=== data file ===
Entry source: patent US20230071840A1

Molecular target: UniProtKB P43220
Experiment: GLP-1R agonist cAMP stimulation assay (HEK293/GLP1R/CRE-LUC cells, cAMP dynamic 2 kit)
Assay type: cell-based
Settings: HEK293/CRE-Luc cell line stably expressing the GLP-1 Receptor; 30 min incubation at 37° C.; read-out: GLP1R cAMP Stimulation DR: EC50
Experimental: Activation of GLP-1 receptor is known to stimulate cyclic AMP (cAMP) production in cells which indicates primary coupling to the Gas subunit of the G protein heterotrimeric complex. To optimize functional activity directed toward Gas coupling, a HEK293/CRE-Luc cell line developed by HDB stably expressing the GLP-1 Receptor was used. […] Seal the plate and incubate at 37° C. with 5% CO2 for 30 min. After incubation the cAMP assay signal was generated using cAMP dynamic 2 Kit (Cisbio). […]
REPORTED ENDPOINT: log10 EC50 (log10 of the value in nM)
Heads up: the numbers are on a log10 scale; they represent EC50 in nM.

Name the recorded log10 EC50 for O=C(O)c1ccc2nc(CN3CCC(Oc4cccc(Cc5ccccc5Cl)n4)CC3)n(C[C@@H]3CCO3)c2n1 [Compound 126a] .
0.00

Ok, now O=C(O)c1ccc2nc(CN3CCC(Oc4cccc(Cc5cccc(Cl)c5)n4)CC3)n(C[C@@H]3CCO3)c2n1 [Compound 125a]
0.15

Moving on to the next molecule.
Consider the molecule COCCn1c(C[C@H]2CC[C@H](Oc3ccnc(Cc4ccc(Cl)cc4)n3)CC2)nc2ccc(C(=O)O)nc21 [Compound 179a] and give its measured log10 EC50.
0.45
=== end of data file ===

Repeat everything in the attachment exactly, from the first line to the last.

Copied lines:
Entry source: patent US20230071840A1

Molecular target: UniProtKB P43220
Experiment: GLP-1R agonist cAMP stimulation assay (HEK293/GLP1R/CRE-LUC cells, cAMP dynamic 2 kit)
Assay type: cell-based
Settings: HEK293/CRE-Luc cell line stably expressing the GLP-1 Receptor; 30 min incubation at 37° C.; read-out: GLP1R cAMP Stimulation DR: EC50
Experimental: Activation of GLP-1 receptor is known to stimulate cyclic AMP (cAMP) production in cells which indicates primary coupling to the Gas subunit of the G protein heterotrimeric complex. To optimize functional activity directed toward Gas coupling, a HEK293/CRE-Luc cell line developed by HDB stably expressing the GLP-1 Receptor was used. […] Seal the plate and incubate at 37° C. with 5% CO2 for 30 min. After incubation the cAMP assay signal was generated using cAMP dynamic 2 Kit (Cisbio). […]
REPORTED ENDPOINT: log10 EC50 (log10 of the value in nM)
Heads up: the numbers are on a log10 scale; they represent EC50 in nM.

Name the recorded log10 EC50 for O=C(O)c1ccc2nc(CN3CCC(Oc4cccc(Cc5ccccc5Cl)n4)CC3)n(C[C@@H]3CCO3)c2n1 [Compound 126a] .
0.00

Ok, now O=C(O)c1ccc2nc(CN3CCC(Oc4cccc(Cc5cccc(Cl)c5)n4)CC3)n(C[C@@H]3CCO3)c2n1 [Compound 125a]
0.15

Moving on to the next molecule.
Consider the molecule COCCn1c(C[C@H]2CC[C@H](Oc3ccnc(Cc4ccc(Cl)cc4)n3)CC2)nc2ccc(C(=O)O)nc21 [Compound 179a] and give its measured log10 EC50.
0.45